With regard to safe discharge from the NHS to social care settings, the Government set out plans on 17 March to free up NHS capacity via rapid discharge into the community and reducing planned care. Some care providers have been concerned about being able to effectively isolate COVID-positive residents, and about discharges into nursing or social care putting residents currently in those settings at risk.
The Government is now moving to institute a policy of testing all residents prior to admission to care homes, beginning with all those being discharged from hospital, and the NHS will have a responsibility for testing these specific patients in advance of timely discharge. Where a test result is still awaited, the patient will be discharged and pending the result, isolated in the same way as a COVID-positive patient will be.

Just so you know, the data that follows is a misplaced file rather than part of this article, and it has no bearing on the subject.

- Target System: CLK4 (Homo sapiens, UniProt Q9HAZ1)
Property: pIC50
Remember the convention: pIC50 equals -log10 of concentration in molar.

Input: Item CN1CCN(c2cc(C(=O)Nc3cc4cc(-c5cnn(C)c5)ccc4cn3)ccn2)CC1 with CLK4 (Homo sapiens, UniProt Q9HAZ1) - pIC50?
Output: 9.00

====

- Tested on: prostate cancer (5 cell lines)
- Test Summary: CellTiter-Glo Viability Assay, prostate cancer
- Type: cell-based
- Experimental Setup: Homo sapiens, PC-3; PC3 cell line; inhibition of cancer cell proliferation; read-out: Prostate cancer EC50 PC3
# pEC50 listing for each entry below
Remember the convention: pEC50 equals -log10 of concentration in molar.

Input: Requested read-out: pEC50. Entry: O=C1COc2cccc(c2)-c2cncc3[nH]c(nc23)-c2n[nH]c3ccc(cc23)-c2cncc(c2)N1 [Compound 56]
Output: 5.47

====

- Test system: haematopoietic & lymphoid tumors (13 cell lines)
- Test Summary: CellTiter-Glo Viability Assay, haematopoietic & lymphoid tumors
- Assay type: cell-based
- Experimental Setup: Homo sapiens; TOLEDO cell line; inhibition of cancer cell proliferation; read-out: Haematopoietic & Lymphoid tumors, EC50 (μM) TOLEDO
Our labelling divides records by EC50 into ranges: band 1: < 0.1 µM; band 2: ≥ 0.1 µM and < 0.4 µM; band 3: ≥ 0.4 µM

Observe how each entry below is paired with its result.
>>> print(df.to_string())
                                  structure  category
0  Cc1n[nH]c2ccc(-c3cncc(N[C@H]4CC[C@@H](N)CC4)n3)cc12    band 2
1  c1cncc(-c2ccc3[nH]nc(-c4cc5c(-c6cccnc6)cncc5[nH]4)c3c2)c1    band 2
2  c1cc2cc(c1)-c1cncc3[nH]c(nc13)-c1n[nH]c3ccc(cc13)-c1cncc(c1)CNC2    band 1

For individuals coming from the community, the Government will move to these residents being tested prior to admission.
Supporting the workforce
The Government is rolling out testing of social care workers across the country with over 3000 workers now having been referred to local testing centres. There is now capacity available for every social care worker who needs a test to have one, just as there is for NHS staff and their families.
The Action Plan recognises the need for more people to work in social care to cover for those who are not in work, and relieve the pressure on those that are. Over the next three months, the DHSC aims to attract 20,000 people into social care and will shortly launch a new national recruitment campaign. It will highlight the vital role that the social care workforce is playing right now, during the pandemic, along with the longer-term opportunity of working in care.
Returners to the sector will be targeted, as well as new starters who may have been made redundant from other sectors. People will be directed to the national campaign website which links to advertised social care jobs on https://findajob.dwp.gov.uk/.
The Government has also worked with Skills for Care to make it easier for employers to access rapid online induction training for new staff, including key elements of the Care Certificate, and is available free of charge.